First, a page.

Nora and Patch made absolutely zero sense. Last book Patch was an annoying, egocentric, stalkerish, antagonist guy, in this story he’s actually super sweet and loving, only Nora decides to hate him for no reason whatsoever and he decides to go date Marcie Millar, Nora’s arch-enemy. Nora especially drove me nuts. She’s supposedly really smart, but she’s in summer school because she thinks it’ll be easier. She really likes Patch but she keeps telling herself she doesn’t like him because she knows she can’t be with him, and yet there are times she thinks she hates him… The problem with Nora was that she was switching emotions constantly so I never felt any connection to her.

From a Christian Perspective: This book was a little worse than Hush, Hush. There wasn’t much (if any) swearing, and actually less kissing, but there were a couple parties with drunk characters and Nora gets a little too close to having sex with some guy just to get back at Patch. The religious content with the fallen angels and Nephilim also got a bit worse, making it seem like the ‘good’ angels were actually really bad and were going to send Patch to Hell just because he loved Nora.

To buy or not to buy: I already own this, but since I really didn’t care for it that much I’ll probably be giving it away. It’s probably not actually such a crappy book—after all, it’s got 5600 five star reviews on Goodreads and an overall rating of 4.15, which isn’t bad—but it really isn’t my thing.

Monday, July 18, 2011

IMM: A week behind

This week was rather random, with books ranging from a sort of dystopia to contemporary to time travel. This week is also unique because (since I haven't posted an IMM in a couple weeks) I've actually read all these books. So I'll be able to tell you why I read these books, and a little bit about how I liked them.

I had high hopes for this book. The whole idea of an asteroid hitting the moon and throwing everything off sounded really interesting to me. Unfortunately, this book just felt boring and I had to force myself to finish it. 

This book, the companion novel to Life as We Knew It was slightly more interesting. Same premise, but since it was set in NYC it had a little more action. 

This story, about two girls who used to be friends but now are enemies, singing against each other in a prestigious competition, was much better than I expected. Sara Bennett Wealer is a masterful writer and I thoroughly enjoyed this story, even though I'm normally not a contemporary fan. 

Sadly, I didn't finish this book. I read the first couple chapters and didn't care for it at all. It felt just like what they're doing on Doctor Who with Riversong, only it wasn't near as cool. The writing threw me off, the characters seemed flat... I'm not going to write a review for it, since I only read about fifty pages, but I wasn't enjoying it at all.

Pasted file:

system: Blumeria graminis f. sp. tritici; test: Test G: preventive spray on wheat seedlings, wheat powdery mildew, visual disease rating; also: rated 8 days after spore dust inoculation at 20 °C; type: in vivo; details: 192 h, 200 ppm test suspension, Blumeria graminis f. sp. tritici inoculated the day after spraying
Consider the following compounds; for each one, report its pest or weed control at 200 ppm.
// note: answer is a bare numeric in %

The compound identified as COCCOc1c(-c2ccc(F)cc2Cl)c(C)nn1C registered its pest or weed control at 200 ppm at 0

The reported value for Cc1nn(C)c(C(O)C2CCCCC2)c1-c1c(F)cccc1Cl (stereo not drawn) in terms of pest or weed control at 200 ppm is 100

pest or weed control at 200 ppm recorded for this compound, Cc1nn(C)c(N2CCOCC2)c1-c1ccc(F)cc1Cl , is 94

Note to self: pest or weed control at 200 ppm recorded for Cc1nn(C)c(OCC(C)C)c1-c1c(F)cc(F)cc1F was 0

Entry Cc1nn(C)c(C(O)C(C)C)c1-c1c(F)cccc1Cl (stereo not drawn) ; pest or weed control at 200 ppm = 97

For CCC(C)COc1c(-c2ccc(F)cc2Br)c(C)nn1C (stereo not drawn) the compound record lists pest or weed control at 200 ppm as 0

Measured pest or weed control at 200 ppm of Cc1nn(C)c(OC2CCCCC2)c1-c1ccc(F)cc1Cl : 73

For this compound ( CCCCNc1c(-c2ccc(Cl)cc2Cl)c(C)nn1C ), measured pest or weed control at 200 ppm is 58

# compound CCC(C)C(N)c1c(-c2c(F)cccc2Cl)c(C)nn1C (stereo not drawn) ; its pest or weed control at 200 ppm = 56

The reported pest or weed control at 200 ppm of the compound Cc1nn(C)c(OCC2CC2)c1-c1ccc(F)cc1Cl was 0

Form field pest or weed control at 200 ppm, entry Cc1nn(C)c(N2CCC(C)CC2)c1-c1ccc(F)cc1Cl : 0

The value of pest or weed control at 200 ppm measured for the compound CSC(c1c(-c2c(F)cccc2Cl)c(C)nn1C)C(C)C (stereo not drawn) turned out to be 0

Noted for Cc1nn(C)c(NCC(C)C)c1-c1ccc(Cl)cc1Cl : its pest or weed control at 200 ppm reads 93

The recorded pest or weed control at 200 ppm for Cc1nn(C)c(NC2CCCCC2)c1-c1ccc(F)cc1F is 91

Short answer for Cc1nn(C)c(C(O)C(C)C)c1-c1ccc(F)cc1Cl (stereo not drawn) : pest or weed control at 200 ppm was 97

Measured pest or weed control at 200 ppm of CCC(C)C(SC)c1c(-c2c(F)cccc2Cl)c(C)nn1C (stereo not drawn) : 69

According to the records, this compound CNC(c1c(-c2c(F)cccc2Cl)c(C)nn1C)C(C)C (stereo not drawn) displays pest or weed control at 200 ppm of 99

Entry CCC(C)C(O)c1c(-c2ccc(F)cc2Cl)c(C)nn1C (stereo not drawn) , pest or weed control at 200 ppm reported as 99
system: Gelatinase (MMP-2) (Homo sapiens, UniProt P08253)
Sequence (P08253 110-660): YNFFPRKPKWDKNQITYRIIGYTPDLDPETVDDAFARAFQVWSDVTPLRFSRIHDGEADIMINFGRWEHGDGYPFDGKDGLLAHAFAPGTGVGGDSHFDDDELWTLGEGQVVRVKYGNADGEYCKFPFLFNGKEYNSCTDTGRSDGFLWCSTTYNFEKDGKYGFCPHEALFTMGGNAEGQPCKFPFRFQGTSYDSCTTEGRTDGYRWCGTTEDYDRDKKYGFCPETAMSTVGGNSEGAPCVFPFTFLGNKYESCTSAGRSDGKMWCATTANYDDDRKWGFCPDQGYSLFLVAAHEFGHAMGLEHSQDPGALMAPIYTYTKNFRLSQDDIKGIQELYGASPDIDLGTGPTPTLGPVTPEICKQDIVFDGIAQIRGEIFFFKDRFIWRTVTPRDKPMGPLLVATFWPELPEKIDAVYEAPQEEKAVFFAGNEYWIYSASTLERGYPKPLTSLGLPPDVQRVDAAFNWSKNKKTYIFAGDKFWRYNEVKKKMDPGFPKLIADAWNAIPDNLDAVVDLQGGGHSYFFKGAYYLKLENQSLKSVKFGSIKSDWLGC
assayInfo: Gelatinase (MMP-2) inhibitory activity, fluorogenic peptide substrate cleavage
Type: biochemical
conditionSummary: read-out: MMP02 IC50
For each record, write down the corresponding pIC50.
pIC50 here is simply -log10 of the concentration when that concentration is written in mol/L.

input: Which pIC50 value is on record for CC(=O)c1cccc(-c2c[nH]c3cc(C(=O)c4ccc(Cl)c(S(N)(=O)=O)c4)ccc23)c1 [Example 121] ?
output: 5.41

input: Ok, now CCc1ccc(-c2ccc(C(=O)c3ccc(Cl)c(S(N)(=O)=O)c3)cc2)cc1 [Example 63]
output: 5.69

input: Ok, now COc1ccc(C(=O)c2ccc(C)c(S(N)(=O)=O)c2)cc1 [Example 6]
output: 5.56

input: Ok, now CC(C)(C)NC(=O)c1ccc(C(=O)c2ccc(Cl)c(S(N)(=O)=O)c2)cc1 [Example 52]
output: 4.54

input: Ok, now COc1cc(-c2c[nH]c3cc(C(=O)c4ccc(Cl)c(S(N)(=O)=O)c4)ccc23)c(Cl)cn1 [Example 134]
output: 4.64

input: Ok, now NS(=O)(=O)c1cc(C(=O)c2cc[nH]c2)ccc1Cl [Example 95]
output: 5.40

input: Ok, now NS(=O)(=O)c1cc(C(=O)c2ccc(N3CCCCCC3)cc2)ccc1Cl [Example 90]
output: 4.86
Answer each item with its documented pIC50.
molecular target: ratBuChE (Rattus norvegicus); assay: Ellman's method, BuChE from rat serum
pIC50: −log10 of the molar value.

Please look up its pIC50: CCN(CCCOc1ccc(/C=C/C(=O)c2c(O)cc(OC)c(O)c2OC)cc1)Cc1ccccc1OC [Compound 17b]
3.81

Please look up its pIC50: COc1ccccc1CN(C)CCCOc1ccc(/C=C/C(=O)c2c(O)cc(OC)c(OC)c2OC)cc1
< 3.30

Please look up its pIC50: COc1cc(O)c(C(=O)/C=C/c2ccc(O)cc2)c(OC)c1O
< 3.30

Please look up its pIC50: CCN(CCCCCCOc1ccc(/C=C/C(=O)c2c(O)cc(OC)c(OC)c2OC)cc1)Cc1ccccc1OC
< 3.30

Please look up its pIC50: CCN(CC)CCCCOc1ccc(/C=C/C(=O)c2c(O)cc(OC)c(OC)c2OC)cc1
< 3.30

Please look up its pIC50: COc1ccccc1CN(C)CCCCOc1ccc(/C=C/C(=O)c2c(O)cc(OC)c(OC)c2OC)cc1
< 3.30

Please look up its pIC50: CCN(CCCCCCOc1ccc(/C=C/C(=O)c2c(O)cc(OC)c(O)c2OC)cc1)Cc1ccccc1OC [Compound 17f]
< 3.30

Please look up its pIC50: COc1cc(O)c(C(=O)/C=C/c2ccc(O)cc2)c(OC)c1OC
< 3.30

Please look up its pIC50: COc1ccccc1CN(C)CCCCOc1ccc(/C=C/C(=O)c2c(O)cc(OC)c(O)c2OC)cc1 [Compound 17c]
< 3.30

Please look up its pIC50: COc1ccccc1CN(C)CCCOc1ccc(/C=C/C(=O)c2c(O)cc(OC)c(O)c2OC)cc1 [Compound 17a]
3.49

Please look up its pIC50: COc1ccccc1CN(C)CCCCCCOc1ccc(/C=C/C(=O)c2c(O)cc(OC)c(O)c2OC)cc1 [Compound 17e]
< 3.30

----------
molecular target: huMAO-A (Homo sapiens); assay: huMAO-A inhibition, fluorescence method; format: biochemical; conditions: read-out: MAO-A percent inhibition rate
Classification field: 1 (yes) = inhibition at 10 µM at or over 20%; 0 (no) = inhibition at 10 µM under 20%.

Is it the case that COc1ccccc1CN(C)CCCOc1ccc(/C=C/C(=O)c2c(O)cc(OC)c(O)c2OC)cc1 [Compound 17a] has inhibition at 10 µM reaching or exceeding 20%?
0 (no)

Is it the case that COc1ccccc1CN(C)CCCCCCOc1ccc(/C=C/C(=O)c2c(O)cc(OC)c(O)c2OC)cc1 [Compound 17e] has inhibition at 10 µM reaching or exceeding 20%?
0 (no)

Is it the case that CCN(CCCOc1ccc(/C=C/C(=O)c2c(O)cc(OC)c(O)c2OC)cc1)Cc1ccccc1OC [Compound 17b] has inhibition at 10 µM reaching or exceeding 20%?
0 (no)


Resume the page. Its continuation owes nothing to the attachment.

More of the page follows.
So, that's what I got in my mailbox this (or rather, last) week. Have you read any of these books? Do you have them on your To-read list? Also, do you like it when I do IMM for books I've already read, or would you rather have me do it before I read them?

Saturday, July 16, 2011

Problems with Poetry 1: Critiquing Other’s Work

A couple of weeks ago I wrote a post on how to take criticism on your poems. I suggest that you all go read that before proceeding here, where I’m going to talk about how to critique someone else’s poems.

Firstly, I suggest you read the poem over a couple times. If it’s really long (think Paradise Lost) then you don’t need to do this, but since most poems are less than 300 words you can probably afford to read it through about three times to get a good feel for it. Before starting to write your critique you should make sure you know what the poem is talking about. It’s often helpful to include a quick, one-sentence summary of the poem in your review, just so the writer knows if it’s too clear, or not clear enough.

Then, you’ll want to give some advice. Remember, be specific. It doesn’t help at all to say ‘I noticed some problems with the rhythm.’ Instead, say ‘The last line of the third stanza is a little too long.’ Also, don’t just say you liked the feeling of the poem. Say exactly what you liked. Poem critiques seem to be very vague, but those don’t help the poem.

Here are a couple specific things you can watch out for:
1.       Rhythmic problems. If you find yourself stumbling over words then they should probably re-word it. Tell them where you stumbled and why. You can give them a suggestion for how to fix it, but don’t expect them to use your exact words. It is their poem, after all.